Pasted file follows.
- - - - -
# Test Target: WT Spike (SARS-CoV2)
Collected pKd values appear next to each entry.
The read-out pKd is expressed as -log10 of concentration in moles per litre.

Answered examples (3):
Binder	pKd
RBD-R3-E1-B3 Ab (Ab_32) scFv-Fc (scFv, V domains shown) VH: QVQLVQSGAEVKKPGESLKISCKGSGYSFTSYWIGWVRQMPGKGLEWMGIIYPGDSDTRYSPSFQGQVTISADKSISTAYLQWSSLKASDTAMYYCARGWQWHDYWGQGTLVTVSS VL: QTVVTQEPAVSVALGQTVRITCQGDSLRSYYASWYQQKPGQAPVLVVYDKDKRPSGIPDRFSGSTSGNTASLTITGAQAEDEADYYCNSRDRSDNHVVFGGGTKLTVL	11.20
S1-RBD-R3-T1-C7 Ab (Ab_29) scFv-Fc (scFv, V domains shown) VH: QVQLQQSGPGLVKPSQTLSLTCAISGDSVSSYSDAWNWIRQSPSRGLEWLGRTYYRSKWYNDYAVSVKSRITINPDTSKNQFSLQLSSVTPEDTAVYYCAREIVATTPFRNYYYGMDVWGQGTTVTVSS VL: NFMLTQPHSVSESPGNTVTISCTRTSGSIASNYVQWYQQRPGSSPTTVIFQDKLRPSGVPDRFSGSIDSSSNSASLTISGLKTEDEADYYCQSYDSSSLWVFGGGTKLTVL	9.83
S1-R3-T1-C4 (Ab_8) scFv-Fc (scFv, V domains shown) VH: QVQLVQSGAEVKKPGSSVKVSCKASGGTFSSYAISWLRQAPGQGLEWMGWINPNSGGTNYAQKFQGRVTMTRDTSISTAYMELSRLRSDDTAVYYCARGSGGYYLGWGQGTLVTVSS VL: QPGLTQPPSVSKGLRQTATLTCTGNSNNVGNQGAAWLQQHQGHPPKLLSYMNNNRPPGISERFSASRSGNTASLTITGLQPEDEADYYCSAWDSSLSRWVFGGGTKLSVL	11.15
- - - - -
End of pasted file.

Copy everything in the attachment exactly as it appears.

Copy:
# Test Target: WT Spike (SARS-CoV2)
Collected pKd values appear next to each entry.
The read-out pKd is expressed as -log10 of concentration in moles per litre.

Answered examples (3):
Binder	pKd
RBD-R3-E1-B3 Ab (Ab_32) scFv-Fc (scFv, V domains shown) VH: QVQLVQSGAEVKKPGESLKISCKGSGYSFTSYWIGWVRQMPGKGLEWMGIIYPGDSDTRYSPSFQGQVTISADKSISTAYLQWSSLKASDTAMYYCARGWQWHDYWGQGTLVTVSS VL: QTVVTQEPAVSVALGQTVRITCQGDSLRSYYASWYQQKPGQAPVLVVYDKDKRPSGIPDRFSGSTSGNTASLTITGAQAEDEADYYCNSRDRSDNHVVFGGGTKLTVL	11.20
S1-RBD-R3-T1-C7 Ab (Ab_29) scFv-Fc (scFv, V domains shown) VH: QVQLQQSGPGLVKPSQTLSLTCAISGDSVSSYSDAWNWIRQSPSRGLEWLGRTYYRSKWYNDYAVSVKSRITINPDTSKNQFSLQLSSVTPEDTAVYYCAREIVATTPFRNYYYGMDVWGQGTTVTVSS VL: NFMLTQPHSVSESPGNTVTISCTRTSGSIASNYVQWYQQRPGSSPTTVIFQDKLRPSGVPDRFSGSIDSSSNSASLTISGLKTEDEADYYCQSYDSSSLWVFGGGTKLTVL	9.83
S1-R3-T1-C4 (Ab_8) scFv-Fc (scFv, V domains shown) VH: QVQLVQSGAEVKKPGSSVKVSCKASGGTFSSYAISWLRQAPGQGLEWMGWINPNSGGTNYAQKFQGRVTMTRDTSISTAYMELSRLRSDDTAVYYCARGSGGYYLGWGQGTLVTVSS VL: QPGLTQPPSVSKGLRQTATLTCTGNSNNVGNQGAAWLQQHQGHPPKLLSYMNNNRPPGISERFSASRSGNTASLTITGLQPEDEADYYCSAWDSSLSRWVFGGGTKLSVL	11.15